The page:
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What is a Salt Water Pool?

What is a Salt Water Pool?

How does a saltwater pool work?

First introduced in the 1970s, salt water pools have grown in popularity as an alternative to traditionally chlorinated pools. Modern pool owners are making the switch to salt water pools because of the many advantages that come with one, like smoother water, fewer chemicals, and cheaper upkeep, to name a few. But to get a more thorough understanding of what a salt water pool is, we’ll dive into how it works exactly, and what it means for you as both a pool owner and user.

How Is a Salt Water Pool Different from a Chlorinated Pool?

Curveball alert: they’re very similar. As in, they both use chlorine to clean pool water.

Wait, what? Yes. Both salt water pools and chlorinated pools use chlorine to oxidize bacteria, algae, and whatever else might flourish in pool water. The difference, however, is how the chlorine makes its way into the water.

With a chlorinated pool, you have to manually add chlorine, either in the form of powder, tablets, or liquid. The mixture of the chlorine additive with water creates the holy grail of pool cleanliness: hypochlorous acid. That’s what kills the nasty stuff and keeps your pool from turning murky green.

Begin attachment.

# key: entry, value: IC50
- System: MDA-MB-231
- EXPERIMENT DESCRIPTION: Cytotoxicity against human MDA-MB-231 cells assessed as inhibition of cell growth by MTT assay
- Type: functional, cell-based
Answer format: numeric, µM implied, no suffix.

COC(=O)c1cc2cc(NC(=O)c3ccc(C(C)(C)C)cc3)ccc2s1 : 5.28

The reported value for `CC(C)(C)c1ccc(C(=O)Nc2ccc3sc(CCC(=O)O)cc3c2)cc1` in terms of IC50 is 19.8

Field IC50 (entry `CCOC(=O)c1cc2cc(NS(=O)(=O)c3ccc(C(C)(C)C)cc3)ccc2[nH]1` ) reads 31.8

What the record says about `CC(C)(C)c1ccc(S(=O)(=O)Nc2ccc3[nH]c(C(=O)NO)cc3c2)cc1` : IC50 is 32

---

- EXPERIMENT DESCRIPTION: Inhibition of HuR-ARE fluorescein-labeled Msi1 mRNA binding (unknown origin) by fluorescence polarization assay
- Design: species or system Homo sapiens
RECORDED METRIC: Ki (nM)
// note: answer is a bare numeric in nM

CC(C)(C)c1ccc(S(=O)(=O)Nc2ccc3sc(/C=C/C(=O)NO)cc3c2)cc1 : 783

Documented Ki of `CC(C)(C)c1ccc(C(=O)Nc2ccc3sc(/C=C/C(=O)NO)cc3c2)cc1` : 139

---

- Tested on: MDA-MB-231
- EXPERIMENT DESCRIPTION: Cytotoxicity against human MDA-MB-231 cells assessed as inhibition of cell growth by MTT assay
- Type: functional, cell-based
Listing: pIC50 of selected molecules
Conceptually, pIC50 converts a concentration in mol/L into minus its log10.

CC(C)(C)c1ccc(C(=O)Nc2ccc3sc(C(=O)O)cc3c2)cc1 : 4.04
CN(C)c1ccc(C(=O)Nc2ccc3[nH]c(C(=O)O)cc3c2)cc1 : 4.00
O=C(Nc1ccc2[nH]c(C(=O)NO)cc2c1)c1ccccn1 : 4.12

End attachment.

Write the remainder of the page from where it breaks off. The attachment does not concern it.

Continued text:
A salt water pool still uses hypochlorous acid, or what we loosely refer to as chlorine, to clean a pool. There’s just a little more hands-off chemistry taking place than meets the eye.

How a Salt Water Pool Works

The functionality of a salt water pool lies with one important piece of equipment: a salt chlorine generator.

It all starts by adding salt to your pool. And we’re not talking ocean-level saltiness. Salt water pools have about 1/10 the salinity of the ocean. It’s comparable to a mild saline solution, like tears or what you use as contact lens solution. The salt used in salt water pools can be the same as what you’d find in the salt shaker on your table, good old NaCl – sodium chloride. So, when you have a salt water pool, you’re pouring in old-fashioned bags of salt. Choose salt with 99% purity or higher if possible. You can find inexpensive bulk options at any home supply store.

Once the salt is added to the water, it passes through the salt chlorine generator. This is where some impressive chemistry action goes down. Before the salt water passes through the generator, it is simply salt and water (NaCl and H20). But the generator itself is made of a series of metallic grids that have a low-voltage current. Through electrolysis, the cell creates a reaction that converts the salt into pure, gaseous chlorine (CI2).

Those tiny bubbles of pure chlorine are then released back into the pool to combine with the water, creating – you guessed it – hypochlorous acid (HOCl). Or pool chlorine. And that’s the stuff that keeps the nasty bacteria and grime at bay.

And that’s it. Instead of dumping in pounds of harsh chemicals all year to chlorinate your pool, a salt water pool uses electrolysis and natural materials to oxidize the water and keep it crystal clear.

Maintaining a Salt Water Pool

The low-maintenance nature of salt water pools is one of the reasons they are so popular. Although you do need to monitor pH levels to make sure they don’t rise too high, the salt water pool virtually cleans itself. And because salt water pools don’t require an added chemical stabilizer to offset the harshness of the chlorine, algae doesn’t grow quite as rapidly.